Denmark's capital city Copenhagen, on the country's eastern coast, is a juxtaposition of Old World European charm and sleek, contemporary lines. And in this centuries-old Danish epicenter of innovation, a number of new hotels are pushing the envelope on architectural design, where environmental sustainability is the cornerstone of perfection. Last week, in town to attend VisitDenmark's MINDevent 2013 (visitdenmark.com), the Hotel Insider got the chance to visit a few of these extraordinary properties.
At the 486-room Hotel Scandic Copenhagen (scandichotels.com) in the city's center, cool elegance is the vibe. The reception desk, with its backdrop wall of enormous Audrey Hepburn-like eyes on a white rippled background, looks like a giant art installation. As whimsical as this newcomer appears, don't be fooled -- it's operations are rooted in hard-core green measures, which parent company Scandic Hotels adopted almost 10 years ago as part of its corporate creed. Yes, there's bottled water, but the bottle is designed by Swedish Olympic swimmer Therese Alshammar and made from hand-blown recycled glass. A percentage of every bottle sold is donated to the Scandic Sustainability Fund, which supports sustainable initiatives. And don't be surprised if you see a waiter clear a table and pour the leftover carafe water on a nearby plant. The staff has been instructed not to waste a drop of the planet's precious resource.
For sheer jaw-dropping curb appeal, the award goes to the ultramodern 812-room Bell Sky Comwell (bellaskycomwell.dk), whose two angled blue and white towers are connected by a skybridge providing spectacular views of the surrounding area, which is dotted with wind turbines. The hotel is part of Bella Center, a conference facility that can house up to 15,000 attendees for events. The real environmental muscle in this aesthetic hotel, though, is its stunning vertical gardens, which soar from the lobby to the second-floor restaurant and house more than 6,000 plants from more than a three dozen species. According to management, the living wall works double duty purifying by the hotel's air quality and offsetting its overall carbon imprint.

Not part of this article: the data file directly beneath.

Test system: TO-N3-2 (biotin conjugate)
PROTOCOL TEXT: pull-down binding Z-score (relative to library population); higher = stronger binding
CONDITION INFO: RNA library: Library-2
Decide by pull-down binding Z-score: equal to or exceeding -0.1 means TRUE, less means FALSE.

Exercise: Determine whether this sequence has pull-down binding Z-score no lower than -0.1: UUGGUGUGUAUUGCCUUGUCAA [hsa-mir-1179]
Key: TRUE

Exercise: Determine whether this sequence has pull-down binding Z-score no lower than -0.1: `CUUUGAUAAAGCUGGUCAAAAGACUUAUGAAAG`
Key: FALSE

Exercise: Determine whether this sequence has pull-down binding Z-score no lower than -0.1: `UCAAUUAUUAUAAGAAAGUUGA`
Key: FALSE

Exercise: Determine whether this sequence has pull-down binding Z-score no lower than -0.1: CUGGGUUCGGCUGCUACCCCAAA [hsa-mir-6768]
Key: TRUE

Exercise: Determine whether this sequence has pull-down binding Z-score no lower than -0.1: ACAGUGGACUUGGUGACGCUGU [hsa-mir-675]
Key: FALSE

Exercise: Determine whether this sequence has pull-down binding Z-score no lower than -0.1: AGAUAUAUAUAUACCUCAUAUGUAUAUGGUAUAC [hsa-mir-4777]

If the 366-room Crowne Plaza Copenhagen is any indication of what the InterContinental Hotel Group means by this brand's repositioning, which it announced in 2011, I say bring it on. The hotel's annual energy-saving measures, which include solar panels, water savings and biodegradable amenities, amount to the equivalent of the energy consumption of 20 Danish households. Unique to this stylish property's meeting facilities is its Social Media Lounge, which features a Twitter wall and live-streaming that allows meetings to reach a wider audience beyond the meeting room. Whoever says innovative design and sustainability initiatives are antithetical obviously hasn't met the Danes.